I am supported by the board in planning all events and we are grateful for the support of several volunteers. My role at our events is the Event Director. There is an immense responsibility on my shoulders to ensure the event is safe, fun, competitive and fair.

As well as ensuring the event and venue are safe and to the required standards of IISA we must check swimmers are qualified both in experience and have the required medical/ ECG certificates. All distance swimmers have their temperature and blood pressure taken on the day as an added precaution and safety belts must be worn.

The GB Championships is typically a 2-day event with over 100 competitors from several countries.

Some years we have an open water venue, others in a pool. This year we are going to Cheltenham and using the 50m Sandford Lido.

Competitive swimmers always prefer a certified 25m pool as this is where records can be set and results formally acknowledged. A lot more volunteers are needed for pool-based events as each lane needs a dedicated lap counter – in comparison with say two 500m open water loops in a lake.

The popularity of cold-water swimming, wild swimming and ice bathing have all become ‘buzz words’ over the past couple of years. Do you have any advice for people looking to try it out for the first time? 

I always recommend that someone finds a coach to try cold water or ice swimming the first time. 

In addition, my key tips are: 

  • Never swim alone.
  • Always know your entry and exit points for wild swimming (this can look hugely different in the water compared to on land.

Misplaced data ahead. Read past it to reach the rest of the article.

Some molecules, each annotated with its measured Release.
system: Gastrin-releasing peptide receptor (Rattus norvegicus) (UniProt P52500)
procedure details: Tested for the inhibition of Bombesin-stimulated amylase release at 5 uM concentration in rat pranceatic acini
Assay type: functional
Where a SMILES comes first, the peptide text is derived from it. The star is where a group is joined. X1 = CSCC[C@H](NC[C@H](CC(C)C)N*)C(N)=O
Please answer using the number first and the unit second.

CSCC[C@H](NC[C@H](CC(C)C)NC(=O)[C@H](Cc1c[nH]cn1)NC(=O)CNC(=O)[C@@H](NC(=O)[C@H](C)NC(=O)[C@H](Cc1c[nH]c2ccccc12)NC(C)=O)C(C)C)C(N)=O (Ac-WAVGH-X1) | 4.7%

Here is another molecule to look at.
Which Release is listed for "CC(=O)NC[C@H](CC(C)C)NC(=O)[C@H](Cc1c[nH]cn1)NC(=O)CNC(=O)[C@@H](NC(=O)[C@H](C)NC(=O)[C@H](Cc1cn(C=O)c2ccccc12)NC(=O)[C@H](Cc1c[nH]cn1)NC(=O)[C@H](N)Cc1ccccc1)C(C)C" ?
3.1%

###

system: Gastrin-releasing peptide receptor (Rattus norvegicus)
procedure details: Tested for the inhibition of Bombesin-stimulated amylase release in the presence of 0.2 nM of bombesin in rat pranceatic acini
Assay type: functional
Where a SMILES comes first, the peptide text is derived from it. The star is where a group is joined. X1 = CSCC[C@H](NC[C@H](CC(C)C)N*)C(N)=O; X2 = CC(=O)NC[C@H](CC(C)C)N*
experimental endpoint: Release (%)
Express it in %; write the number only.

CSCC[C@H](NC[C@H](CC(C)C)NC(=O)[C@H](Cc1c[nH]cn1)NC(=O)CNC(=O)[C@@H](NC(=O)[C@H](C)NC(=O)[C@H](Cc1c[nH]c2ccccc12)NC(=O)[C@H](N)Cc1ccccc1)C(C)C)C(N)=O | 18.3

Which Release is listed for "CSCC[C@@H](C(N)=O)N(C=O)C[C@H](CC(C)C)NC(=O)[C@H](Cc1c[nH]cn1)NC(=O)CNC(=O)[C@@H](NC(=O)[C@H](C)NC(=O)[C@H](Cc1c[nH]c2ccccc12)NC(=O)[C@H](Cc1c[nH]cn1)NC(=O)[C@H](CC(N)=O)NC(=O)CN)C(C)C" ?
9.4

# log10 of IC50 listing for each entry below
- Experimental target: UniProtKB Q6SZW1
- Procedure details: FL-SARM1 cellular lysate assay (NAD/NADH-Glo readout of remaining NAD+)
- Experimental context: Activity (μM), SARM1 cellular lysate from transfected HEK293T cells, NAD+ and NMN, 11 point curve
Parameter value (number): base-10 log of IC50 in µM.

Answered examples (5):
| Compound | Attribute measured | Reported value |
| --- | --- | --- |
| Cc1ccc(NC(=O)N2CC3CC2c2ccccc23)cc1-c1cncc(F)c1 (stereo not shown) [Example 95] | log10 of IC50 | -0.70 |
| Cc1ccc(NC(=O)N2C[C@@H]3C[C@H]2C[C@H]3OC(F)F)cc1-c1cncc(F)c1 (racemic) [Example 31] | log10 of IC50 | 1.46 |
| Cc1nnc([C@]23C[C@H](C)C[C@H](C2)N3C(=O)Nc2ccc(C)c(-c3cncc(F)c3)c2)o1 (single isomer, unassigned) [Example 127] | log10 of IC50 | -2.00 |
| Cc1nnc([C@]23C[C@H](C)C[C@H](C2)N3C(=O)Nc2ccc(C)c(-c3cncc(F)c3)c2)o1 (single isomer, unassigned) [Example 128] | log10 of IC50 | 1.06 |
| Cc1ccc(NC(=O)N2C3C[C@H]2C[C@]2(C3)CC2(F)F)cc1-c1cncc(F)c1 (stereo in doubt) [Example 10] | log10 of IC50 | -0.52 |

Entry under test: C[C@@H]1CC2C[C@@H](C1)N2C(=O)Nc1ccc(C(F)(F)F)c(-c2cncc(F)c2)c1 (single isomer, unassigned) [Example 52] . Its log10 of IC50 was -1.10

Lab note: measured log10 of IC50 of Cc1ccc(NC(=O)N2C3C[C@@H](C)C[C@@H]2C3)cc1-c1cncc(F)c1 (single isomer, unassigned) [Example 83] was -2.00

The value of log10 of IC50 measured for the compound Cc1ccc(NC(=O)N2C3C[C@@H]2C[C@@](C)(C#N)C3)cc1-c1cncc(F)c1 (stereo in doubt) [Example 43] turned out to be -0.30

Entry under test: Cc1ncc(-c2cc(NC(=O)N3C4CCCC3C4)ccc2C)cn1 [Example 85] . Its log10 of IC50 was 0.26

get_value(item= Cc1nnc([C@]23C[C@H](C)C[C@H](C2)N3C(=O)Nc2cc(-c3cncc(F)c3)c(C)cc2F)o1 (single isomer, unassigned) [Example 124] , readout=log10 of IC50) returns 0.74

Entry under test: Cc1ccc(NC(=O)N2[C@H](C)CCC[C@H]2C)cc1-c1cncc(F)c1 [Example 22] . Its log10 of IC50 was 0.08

• Listen to your body and do not stay in too long
  • Have lots of loose warm layers and woolly hat to put on and a windproof jacket to put on.
  • The Pro Change Robes are perfect for this, and I also have a Red Revolution 3-in-1 Change Parka which is brilliant for those more extreme cold temperatures.
  • Have your kit ready, the right way around in the order you will put them on.
  • Get dressed quickly before the “after drop” sets in.
  • Bring a hot drink and something to snack on after your swim I would recommend starting outdoor swimming in the summer and then keep swimming regularly into the winter.
  • Do not swim in flooded, polluted water or after periods of heavy rain.
  • Make sure you are legally allowed to swim at your chosen location and always be mindful of nature and take care to avoid erosion on riverbanks etc.
  • I recommend always using a tow float in open water so you can be seen by other water users. Write your name on the tow float (in case of emergency).
  • Finally – always, always respect the water.

The main benefits of swimming are for well-being and mental health as well as being a wonderful way to meet people and make new friends. Swimming is a non-weight-bearing activity – the water supports your weight which enables those with joint and mobility difficulties to take part. I also believe that swimming throughout the year builds your immune system. I very rarely get colds, flu or stomach bugs. Having said that I never swim after heavy rain and always monitor water quality.

There is a range of informal swimming groups in most corners of the UK so it's easy to make friends with like-minded people and avoid the dangers and risks of swimming alone. Some groups are aimed more at social “dipping” whilst others are more focused on swimming and fitness or events – plus everything in between! Safety is critical and I would recommend finding a good coach initially before plunging into open water for the first time. This is a must if you are looking to take on Ice Swimming.